Under blue skies, graduation speakers talked of hope, risk-taking and values at commencement exercises Thursday for the Darien High School Class of 2012.
An aversion to risk "can and should be overcome by anyone who wishes to live life to its fullest," said departing DHS Principal Dan Haron, who is leaving school administration to join his family's real estate business.
Haron said students should "embrace Mark Twain's warning that 20 years from now, you will be more disappointed by the things you didn't do than by the ones you did, and chances are you didn't do those things because you were afraid to take a risk."
He added that the risks he was suggesting students take were obviously not "those risks that provide immediate gratification," but rather "those that have a potential log-term payoff despite the possibility of a short-term setback."
Haron gave examples such as shy people putting themselves into social situations they'd find awkward but useful, people with ideas starting businesses and students choosing classes outside their comfort zone.
Haron spoke before a crowd of over 1,000 students, teachers, family and friends of the graduating seniors in the ceremony held on the school's football field.
Taking advantage of opportunities, even if there's some risk involved, was a theme that ran through both Principal Dan Haron's speech and those of Valedictorian William De Rocco and Salutatorian Amy Wang.
Wang quoted the White Queen in Alice Through The Looking Glass saying, "Why, sometimes I believed in as many as six impossible things before breakfast," and urging Alice to do the same.
"Now is the time to have those high-flown goals, to be a romantic and dram of love, to dream of success, however you imagine it. [...]," Wang said. "Just remember that nothing is impossible, even green caterpillars smoking hookahs."
Hey grads: Start off the first day of the rest of your life by doing one great thing for your community:
De Rocco said:
"Looking out at the audience, I see the vast potential we have in 2012. I see artists. I see scientists. I see athletes. I see newscasters. I see musicians. I see future cult leaders.
"We are a grade rich with potential, and I do not want to see any of this potential to go untapped. You all have the ability to be extraordinary. That's something I never want you to forget. You can do it. We can do it. We arre already well on our way."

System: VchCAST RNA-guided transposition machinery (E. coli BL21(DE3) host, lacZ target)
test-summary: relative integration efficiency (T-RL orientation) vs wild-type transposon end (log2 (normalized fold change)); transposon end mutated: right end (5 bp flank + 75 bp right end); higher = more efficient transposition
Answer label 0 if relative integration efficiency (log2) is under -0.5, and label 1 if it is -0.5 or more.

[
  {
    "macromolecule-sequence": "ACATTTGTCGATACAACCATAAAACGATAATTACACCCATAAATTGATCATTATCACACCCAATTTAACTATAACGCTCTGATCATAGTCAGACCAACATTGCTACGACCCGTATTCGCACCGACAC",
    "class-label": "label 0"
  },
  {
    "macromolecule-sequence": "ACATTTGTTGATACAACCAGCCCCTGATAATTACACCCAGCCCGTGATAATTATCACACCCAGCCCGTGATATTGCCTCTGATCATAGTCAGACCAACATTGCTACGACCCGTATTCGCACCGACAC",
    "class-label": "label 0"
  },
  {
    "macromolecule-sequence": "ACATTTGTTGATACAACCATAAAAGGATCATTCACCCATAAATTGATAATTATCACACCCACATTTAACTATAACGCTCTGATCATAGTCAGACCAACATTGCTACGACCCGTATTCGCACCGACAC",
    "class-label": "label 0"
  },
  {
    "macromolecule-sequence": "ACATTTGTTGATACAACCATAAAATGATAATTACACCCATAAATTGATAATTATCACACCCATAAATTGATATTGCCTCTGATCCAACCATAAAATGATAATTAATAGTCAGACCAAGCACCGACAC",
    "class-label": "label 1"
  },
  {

Board of Education Chairperson Elizabeth Hagerty-Ross challenged the students to use their education to explore the world off the beaten path, and she quoted Ralph Waldo Emerson saying, "Do not go where the path may lead. Instead go where there is no path, and leave a trail."
Schools Superintendent Stephen Falcone about core values."The core you've developed has been as readers and writers, as critical thinkers and problem solvers, as ethical decision-makers, as community servants," he said. After describing various challenges the students will face, he added, "The Darien High School diploma represents our confidence that you are prepared as capable and competent young men and women to address these challenges competently and thoughtfully."
Haron, in his speech, said, "I'm grateful to have worked in a town whose moral values, civic culture and social temperament are so closely aligned with my own. I'm grateful to have worked for a Board of Education composed of hard-working, dedicated volunteers who are bright, caring and responsive, and for superintendents who, after providing general guidelines and a clear vision, have respected my autonomy as a teacher and as school leader.
"I'm grateful for being able to work with a student body which collectively possesses those qualities that should make every parent or a teacher proud: kindness towards others, a sense of dignity, healthy but guarded skepticism, intellectual curiosity, appreciation for the gifts bestowed upon them and the understanding that such gifts come with responsibility."